Digital Humanities Definitions
A precise definition of the Digital Humanities (DH) is difficult to establish. For example, within the literature, the term ‘Digital Humanities’ is used both to describe an approach to work within the Humanities and as an academic field of its own. One of the most commonly cited definitions is proposed by Kathleen Fitzpatrick, who understands the Digital Humanities as a “set of methods and approaches that use digital tools” (e.g. visualization software, text analysis applications) to investigate, teach, and learn about “the kinds of questions that are traditional to the humanities” (qtd. in Fitzpatrick, 2012).
One of the aims of this research project was to investigate and report on the various definitions and understandings of the Digital Humanities at McMaster University. Therefore, in addition to the definition proposed by Fitzpatrick and other scholars, this project will explore the definitions put forth by McMaster faculty, instructors, graduate students, and post-doctoral fellows, in order to understand the various perceptions and interpretations of the term itself.
Uses of the Digital Humanities
Just as there are many different understandings and definitions of the digital Humanities, there are also many different ways in which the Digital Humanities can be used and engaged with within teaching, learning, and research. An important aim of this project was to determine and investigate the various ways in which the Digital Humanities are understood and used within teaching and learning by faculty members and instructors at McMaster University. In the published literature, various aims and outcomes of the Digital Humanities have been documented, such as increased accessibility, organizing and analyzing large data sets, and increased collaboration. The Digital Humanities have been used in pedagogical contexts to benefit researchers, teachers, instructors, and students who work within this field. The following paragraphs outline some of the most widely reported uses and benefits of the Digital Humanities, as described within the published literature.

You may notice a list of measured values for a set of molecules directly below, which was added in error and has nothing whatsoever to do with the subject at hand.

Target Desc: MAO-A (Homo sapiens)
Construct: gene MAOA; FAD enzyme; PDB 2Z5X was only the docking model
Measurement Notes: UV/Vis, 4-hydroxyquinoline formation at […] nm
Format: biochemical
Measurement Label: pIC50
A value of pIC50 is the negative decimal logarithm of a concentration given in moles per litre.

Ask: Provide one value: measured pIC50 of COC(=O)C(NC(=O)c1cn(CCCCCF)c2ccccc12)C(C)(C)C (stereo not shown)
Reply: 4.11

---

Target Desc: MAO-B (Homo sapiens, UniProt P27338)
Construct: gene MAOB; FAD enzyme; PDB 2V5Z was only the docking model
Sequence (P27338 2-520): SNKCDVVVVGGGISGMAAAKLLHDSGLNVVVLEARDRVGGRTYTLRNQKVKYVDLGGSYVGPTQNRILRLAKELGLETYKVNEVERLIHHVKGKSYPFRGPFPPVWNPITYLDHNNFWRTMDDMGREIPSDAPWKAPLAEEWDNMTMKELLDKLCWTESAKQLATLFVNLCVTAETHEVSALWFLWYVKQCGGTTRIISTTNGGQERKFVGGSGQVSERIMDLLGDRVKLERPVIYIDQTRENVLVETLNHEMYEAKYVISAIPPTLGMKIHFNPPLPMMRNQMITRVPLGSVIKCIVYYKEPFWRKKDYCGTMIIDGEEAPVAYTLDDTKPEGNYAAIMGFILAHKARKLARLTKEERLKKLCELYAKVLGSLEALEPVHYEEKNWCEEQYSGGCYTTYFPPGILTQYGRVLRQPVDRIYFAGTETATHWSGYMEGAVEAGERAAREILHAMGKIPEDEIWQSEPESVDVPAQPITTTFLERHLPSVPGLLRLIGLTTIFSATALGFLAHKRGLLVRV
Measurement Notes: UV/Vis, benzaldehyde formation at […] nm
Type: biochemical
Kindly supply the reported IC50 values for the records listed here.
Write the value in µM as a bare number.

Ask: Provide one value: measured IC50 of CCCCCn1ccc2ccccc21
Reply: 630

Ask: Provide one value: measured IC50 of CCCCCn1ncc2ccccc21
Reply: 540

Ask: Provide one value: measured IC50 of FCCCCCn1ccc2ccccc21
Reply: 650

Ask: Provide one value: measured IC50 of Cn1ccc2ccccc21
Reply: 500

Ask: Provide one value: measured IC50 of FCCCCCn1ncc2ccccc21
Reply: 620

In particular, approaches common to the Digital Humanities have often been cited as means to enhancing and promoting collaboration, whether between students and faculty (Alexander & Frost-Davis, 2010; Harris 2011; Parry, 2014; Gold, 2012; Liu, 2009), in collaborative group work between students and between faculty members (Spiro, 2011; Parry, 2014; Mahony, 2012; Fyfe, 2011), or in cross-university, community, and network partnerships (Harris, 2011; Davidson, 2012; Zorich, 2008; Siemens, 2012; Kirschenbaum, 2010; Meeks, 2013). Furthermore, the Digital Humanities are often recognized as a field that lends itself well to encouraging interdisciplinary learning and collaboration between different fields and specialities (Brier, 2012; Rockwell, 2012; Davidson, 2012; Zorich, 2008).
Additionally, it has been proposed that the Digital Humanities can promote open-access and the sharing of resources and knowledge (Walzer, 2012; Brier, 2012; Hunter et al. 2012; Davidson, 2012). Digital approaches have therefore been seen to increase opportunities for students to engage in “public” and “open” online writing and project creation (Sample, 2012; Parry, 2014).
Scholars have also noted that using DH tools increases the development of useful skills and competencies for learning and analyzing information. These benefits are seen as particularly important in an increasingly digital world. Previous literature has referred to the ability of the Digital Humanities to help students and faculty develop digital and visual literacies, as well as transferrable digital skills such as particular kinds of data analysis that can be applied to various fields of study and employment (Parry, 2014; Spiro, 2011). Additionally, the Digital Humanities have been positioned as a means of helping learners to develop enhanced critical thinking and analytic capabilities. Since these tools can be used to efficiently analyze and represent large data sets, they can often allow a learner to delve deeper into the nuances of their research questions or to develop new and different lines of inquiry.
The Digital Humanities can also be used to allow for what many Digital Humanist scholars refer to as play, exploration, and self-directed discovery. The Digital Humanities can provide novel opportunities for students to create, experiment, and design their knowledge (Sample, 2012; Ramsay, 2010); can establish contexts in which students can engage in experiential learning endeavours (Spiro, 2011); and can encourage students to take greater responsibility for, and initiative in, their learning through the promotion of self-directed learning, student-centred learning, and inquiry (Brier, 2012; Harris, 2011).